Horton and his staff have a template based on height, weight and what position an athlete played in their college sport to identify who they feel fits best as a tire changer, tire carrier and jackman.
Bryce Bradley just graduated from Virginia State University. A defensive back in college for the Trojans, he found that there were far more similarities to his college athletic background to a role on pit road than he realized.
“Hand speed, hand-eye coordination,” Bradley told NASCAR.com. “I played defensive back so I do a lot of jamming and pressing at the line of scrimmage. Definitely with that (pit) gun you’ve got to hit with some force to get the (lug) nuts off.
” … Hip flexibility, when you got to sit down and get low. Because if you are high, you can’t really see the lug nuts all the way. As a defensive back, you have to have good hips so you can turn and run. So when you get down in there, if your hips aren’t flexible, you’re not going to be able to get low enough.”
Ezell Ruffin is another athlete looking to “go pro” in NASCAR. A former wide receiver for the San Diego State Aztecs, Ruffin attended training camp with the Indianapolis Colts in 2015. Ruffin cited the athletic mindset of performing as being a key takeaway from the experience.
“Being able to focus under pressure, especially when they put us on the actual car with all the cameras,” Ruffin told NASCAR.com. “You can’t really think about that. You just got to go in there and do your job. You got to be consistent and make it happen. They are counting on you to change that tire.”
One thing that was very present during the combine — the camaraderie of the participants as they went through different drills. Ruffin said that bond was formed very quickly among each other.
“When we all first came in everybody really bonded. We all come from athletic backgrounds. Everybody just graduated so we all got a lot in common. Out here, we’re athletes, everybody wants to compete so that’s going to drive everybody to everything faster, better, which is good. You need that environment when you’re trying to be at an elite level.”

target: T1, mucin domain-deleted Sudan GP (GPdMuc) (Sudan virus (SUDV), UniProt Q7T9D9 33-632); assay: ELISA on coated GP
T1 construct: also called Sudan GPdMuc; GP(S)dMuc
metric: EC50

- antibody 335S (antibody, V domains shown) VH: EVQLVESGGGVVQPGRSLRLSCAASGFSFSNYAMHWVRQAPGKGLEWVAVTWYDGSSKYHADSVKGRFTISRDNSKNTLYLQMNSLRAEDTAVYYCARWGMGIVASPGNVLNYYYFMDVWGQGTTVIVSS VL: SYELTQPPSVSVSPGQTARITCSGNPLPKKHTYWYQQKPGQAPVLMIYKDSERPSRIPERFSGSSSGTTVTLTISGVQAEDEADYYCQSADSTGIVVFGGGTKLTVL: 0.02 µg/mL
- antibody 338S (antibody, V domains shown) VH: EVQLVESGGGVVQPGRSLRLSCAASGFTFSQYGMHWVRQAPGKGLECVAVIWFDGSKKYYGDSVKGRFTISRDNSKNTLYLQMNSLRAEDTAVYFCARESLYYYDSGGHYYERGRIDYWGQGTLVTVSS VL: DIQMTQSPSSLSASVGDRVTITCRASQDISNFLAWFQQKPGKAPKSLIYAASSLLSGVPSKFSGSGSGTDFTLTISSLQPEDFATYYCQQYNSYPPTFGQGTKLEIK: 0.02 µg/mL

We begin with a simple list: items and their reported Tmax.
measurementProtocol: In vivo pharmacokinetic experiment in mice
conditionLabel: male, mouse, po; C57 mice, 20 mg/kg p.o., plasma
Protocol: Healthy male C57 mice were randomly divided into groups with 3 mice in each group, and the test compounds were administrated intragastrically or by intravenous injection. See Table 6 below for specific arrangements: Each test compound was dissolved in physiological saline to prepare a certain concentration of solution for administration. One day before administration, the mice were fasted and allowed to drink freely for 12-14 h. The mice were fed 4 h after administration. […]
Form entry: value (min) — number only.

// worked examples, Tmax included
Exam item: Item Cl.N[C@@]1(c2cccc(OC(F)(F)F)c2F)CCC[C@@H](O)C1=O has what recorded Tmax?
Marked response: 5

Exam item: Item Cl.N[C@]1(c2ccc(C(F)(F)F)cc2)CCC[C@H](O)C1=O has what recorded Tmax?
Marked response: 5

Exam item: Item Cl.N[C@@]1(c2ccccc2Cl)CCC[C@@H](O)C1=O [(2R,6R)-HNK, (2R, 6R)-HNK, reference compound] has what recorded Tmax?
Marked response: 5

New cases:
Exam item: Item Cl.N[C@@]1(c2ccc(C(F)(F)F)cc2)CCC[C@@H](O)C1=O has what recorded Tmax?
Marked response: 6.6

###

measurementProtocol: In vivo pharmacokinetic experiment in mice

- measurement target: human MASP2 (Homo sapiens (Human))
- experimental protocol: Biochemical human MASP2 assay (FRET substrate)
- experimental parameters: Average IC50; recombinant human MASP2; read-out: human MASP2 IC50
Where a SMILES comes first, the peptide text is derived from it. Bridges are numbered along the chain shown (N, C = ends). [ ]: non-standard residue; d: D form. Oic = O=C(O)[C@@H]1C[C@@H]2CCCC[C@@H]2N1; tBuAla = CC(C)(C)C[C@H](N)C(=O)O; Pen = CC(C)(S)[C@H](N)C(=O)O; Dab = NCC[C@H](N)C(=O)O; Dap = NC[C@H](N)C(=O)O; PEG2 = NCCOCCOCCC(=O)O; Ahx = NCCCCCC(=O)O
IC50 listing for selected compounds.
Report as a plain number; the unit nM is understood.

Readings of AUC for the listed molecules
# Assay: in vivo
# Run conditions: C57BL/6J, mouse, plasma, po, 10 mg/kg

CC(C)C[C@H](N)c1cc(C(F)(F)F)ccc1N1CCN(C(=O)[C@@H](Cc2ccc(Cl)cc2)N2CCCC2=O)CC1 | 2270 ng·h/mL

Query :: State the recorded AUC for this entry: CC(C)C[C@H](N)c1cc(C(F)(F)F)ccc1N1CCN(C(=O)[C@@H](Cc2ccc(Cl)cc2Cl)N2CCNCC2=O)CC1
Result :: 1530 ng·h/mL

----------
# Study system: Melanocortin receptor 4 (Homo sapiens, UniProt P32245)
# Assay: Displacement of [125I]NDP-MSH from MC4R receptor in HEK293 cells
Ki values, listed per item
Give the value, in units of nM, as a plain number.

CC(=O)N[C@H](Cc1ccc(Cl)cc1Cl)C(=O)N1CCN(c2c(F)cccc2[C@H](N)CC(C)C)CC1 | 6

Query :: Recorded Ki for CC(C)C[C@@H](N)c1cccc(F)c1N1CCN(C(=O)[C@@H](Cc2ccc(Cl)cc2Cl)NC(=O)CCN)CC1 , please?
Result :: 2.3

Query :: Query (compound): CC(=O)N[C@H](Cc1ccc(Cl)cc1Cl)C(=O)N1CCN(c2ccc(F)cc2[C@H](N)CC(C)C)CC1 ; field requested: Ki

At present, there are 35 NASCAR Drive for Diversity crew member development program graduates that are working in NASCAR, with 25 alums as part of pit crews in the Monster Energy NASCAR Cup Series. Just three weekends ago at Talladega, three graduates — Kevin Richardson (front tire carrier), Mike Russell (jackman) and Raphael Diaz (rear tire changer) — were part of the No. 17 Roush Fenway Racing pit crew that helped Ricky Stenhouse Jr. to his first Monster Energy Series win.
The top performers from Friday’s event will be invited to join NASCAR Drive for Diversity’s crew member development program, operated by Rev Racing. From there, the selected athletes will receive expert training as tire changers, carriers and jackmen while they pursue full-time employment in the NASCAR national series.
The true measuring stick of success, Horton said, is to get crewmembers to a top-15 Monster Energy Series team within three to four years. Last year’s class has already seen immediate returns. Lamar Neal, a 2016 participant in the combine, currently serves as a pit crew member for Richard Childress Racing in the NASCAR XFINITY Series.
“Last year, we brought in 18 athletes and we selected 10 (for the development program),” Horton said. “Fortunately two of those individuals that came out of the Combine last year will be pitting in the (Coca-Cola) 600.”